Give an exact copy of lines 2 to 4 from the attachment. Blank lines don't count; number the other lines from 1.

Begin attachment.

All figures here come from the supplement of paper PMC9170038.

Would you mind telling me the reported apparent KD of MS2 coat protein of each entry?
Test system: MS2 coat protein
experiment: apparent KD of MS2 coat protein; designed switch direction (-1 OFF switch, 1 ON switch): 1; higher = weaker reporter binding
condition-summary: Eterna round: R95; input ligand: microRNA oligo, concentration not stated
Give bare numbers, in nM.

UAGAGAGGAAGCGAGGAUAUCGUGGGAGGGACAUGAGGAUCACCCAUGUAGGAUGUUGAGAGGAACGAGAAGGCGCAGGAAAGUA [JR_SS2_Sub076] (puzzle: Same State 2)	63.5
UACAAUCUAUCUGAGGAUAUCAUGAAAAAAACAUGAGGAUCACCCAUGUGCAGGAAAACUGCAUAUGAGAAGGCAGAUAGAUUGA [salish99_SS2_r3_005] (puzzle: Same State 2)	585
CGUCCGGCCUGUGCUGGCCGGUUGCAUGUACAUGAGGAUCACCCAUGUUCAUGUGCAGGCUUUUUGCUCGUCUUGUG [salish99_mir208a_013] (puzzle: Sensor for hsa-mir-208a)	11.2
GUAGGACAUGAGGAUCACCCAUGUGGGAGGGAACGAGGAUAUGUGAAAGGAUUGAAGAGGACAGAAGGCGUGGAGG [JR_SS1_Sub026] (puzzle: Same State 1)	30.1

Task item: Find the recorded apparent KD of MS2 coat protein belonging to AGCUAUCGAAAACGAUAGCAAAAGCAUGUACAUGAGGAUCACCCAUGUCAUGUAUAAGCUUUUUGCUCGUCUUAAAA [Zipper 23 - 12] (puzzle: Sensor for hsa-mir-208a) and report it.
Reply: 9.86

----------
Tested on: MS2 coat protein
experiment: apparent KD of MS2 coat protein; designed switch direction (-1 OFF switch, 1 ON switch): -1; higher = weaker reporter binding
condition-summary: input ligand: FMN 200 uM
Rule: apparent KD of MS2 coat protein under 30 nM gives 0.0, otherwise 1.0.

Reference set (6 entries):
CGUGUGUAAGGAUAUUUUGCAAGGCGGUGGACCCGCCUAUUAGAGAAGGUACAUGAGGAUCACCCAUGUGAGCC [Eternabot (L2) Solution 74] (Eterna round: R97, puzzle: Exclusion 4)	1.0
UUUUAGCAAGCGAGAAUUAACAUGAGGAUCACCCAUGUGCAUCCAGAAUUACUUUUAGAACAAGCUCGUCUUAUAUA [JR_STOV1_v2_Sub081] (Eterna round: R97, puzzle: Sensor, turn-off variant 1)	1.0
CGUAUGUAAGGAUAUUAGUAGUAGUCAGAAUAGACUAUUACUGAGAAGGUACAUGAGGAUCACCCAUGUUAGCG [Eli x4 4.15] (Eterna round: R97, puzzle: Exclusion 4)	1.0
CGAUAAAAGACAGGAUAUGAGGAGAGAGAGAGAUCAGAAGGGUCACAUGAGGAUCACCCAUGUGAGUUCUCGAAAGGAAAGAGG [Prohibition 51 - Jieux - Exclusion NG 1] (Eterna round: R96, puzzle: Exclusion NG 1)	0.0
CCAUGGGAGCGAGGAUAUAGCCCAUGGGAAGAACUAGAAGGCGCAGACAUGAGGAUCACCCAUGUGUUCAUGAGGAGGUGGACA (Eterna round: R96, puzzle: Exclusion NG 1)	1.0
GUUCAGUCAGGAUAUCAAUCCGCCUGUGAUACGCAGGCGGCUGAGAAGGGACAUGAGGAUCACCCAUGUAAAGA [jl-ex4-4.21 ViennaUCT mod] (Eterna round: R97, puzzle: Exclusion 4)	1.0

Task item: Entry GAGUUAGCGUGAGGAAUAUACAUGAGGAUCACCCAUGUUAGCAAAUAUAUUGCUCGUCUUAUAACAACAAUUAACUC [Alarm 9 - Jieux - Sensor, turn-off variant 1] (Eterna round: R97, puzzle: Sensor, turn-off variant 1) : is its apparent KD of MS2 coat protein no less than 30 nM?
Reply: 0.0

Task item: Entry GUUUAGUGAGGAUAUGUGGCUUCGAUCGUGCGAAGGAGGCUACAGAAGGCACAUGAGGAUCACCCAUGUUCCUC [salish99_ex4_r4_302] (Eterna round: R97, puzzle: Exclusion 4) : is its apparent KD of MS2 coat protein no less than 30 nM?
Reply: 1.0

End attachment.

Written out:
Would you mind telling me the reported apparent KD of MS2 coat protein of each entry?
Test system: MS2 coat protein
experiment: apparent KD of MS2 coat protein; designed switch direction (-1 OFF switch, 1 ON switch): 1; higher = weaker reporter binding